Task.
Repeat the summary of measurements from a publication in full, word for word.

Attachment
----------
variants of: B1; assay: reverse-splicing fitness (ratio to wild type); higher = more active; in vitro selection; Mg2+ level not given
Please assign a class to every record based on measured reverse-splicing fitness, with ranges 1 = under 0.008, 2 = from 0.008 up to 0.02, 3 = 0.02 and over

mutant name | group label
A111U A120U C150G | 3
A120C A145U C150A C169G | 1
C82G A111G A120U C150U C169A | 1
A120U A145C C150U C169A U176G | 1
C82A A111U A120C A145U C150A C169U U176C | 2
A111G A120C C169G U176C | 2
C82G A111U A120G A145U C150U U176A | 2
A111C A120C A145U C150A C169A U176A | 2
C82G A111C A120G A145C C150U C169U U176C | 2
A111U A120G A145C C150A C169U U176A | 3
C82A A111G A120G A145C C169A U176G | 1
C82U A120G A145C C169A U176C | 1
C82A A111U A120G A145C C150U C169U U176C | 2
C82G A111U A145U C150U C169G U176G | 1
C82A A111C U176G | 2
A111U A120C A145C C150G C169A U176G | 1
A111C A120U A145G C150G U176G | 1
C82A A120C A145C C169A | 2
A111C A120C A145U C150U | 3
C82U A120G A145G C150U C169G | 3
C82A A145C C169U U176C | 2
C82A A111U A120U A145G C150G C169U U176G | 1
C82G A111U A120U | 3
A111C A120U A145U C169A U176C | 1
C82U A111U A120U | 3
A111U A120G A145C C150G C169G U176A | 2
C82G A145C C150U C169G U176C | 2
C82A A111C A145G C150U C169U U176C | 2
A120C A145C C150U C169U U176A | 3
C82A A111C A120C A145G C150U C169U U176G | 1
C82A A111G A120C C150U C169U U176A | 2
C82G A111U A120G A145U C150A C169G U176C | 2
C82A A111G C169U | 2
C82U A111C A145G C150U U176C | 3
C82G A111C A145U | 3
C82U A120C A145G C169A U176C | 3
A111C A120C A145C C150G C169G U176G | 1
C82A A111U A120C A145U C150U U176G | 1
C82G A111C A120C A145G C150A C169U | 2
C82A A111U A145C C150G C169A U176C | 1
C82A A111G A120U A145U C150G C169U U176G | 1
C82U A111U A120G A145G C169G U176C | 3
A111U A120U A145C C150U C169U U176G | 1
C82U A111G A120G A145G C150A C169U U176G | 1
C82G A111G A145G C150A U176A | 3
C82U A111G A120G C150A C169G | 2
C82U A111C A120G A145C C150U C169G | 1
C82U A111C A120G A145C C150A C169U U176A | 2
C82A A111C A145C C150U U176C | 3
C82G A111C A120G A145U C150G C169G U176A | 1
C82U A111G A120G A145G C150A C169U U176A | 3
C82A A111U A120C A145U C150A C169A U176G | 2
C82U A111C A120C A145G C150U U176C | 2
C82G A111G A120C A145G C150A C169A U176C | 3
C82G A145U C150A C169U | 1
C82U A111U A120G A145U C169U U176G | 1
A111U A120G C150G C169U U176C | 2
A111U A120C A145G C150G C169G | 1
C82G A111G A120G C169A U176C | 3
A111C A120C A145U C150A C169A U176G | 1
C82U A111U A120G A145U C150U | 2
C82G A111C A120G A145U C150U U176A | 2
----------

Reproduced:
variants of: B1; assay: reverse-splicing fitness (ratio to wild type); higher = more active; in vitro selection; Mg2+ level not given
Please assign a class to every record based on measured reverse-splicing fitness, with ranges 1 = under 0.008, 2 = from 0.008 up to 0.02, 3 = 0.02 and over

mutant name | group label
A111U A120U C150G | 3
A120C A145U C150A C169G | 1
C82G A111G A120U C150U C169A | 1
A120U A145C C150U C169A U176G | 1
C82A A111U A120C A145U C150A C169U U176C | 2
A111G A120C C169G U176C | 2
C82G A111U A120G A145U C150U U176A | 2
A111C A120C A145U C150A C169A U176A | 2
C82G A111C A120G A145C C150U C169U U176C | 2
A111U A120G A145C C150A C169U U176A | 3
C82A A111G A120G A145C C169A U176G | 1
C82U A120G A145C C169A U176C | 1
C82A A111U A120G A145C C150U C169U U176C | 2
C82G A111U A145U C150U C169G U176G | 1
C82A A111C U176G | 2
A111U A120C A145C C150G C169A U176G | 1
A111C A120U A145G C150G U176G | 1
C82A A120C A145C C169A | 2
A111C A120C A145U C150U | 3
C82U A120G A145G C150U C169G | 3
C82A A145C C169U U176C | 2
C82A A111U A120U A145G C150G C169U U176G | 1
C82G A111U A120U | 3
A111C A120U A145U C169A U176C | 1
C82U A111U A120U | 3
A111U A120G A145C C150G C169G U176A | 2
C82G A145C C150U C169G U176C | 2
C82A A111C A145G C150U C169U U176C | 2
A120C A145C C150U C169U U176A | 3
C82A A111C A120C A145G C150U C169U U176G | 1
C82A A111G A120C C150U C169U U176A | 2
C82G A111U A120G A145U C150A C169G U176C | 2
C82A A111G C169U | 2
C82U A111C A145G C150U U176C | 3
C82G A111C A145U | 3
C82U A120C A145G C169A U176C | 3
A111C A120C A145C C150G C169G U176G | 1
C82A A111U A120C A145U C150U U176G | 1
C82G A111C A120C A145G C150A C169U | 2
C82A A111U A145C C150G C169A U176C | 1
C82A A111G A120U A145U C150G C169U U176G | 1
C82U A111U A120G A145G C169G U176C | 3
A111U A120U A145C C150U C169U U176G | 1
C82U A111G A120G A145G C150A C169U U176G | 1
C82G A111G A145G C150A U176A | 3
C82U A111G A120G C150A C169G | 2
C82U A111C A120G A145C C150U C169G | 1
C82U A111C A120G A145C C150A C169U U176A | 2
C82A A111C A145C C150U U176C | 3
C82G A111C A120G A145U C150G C169G U176A | 1
C82U A111G A120G A145G C150A C169U U176A | 3
C82A A111U A120C A145U C150A C169A U176G | 2
C82U A111C A120C A145G C150U U176C | 2
C82G A111G A120C A145G C150A C169A U176C | 3
C82G A145U C150A C169U | 1
C82U A111U A120G A145U C169U U176G | 1
A111U A120G C150G C169U U176C | 2
A111U A120C A145G C150G C169G | 1
C82G A111G A120G C169A U176C | 3
A111C A120C A145U C150A C169A U176G | 1
C82U A111U A120G A145U C150U | 2
C82G A111C A120G A145U C150U U176A | 2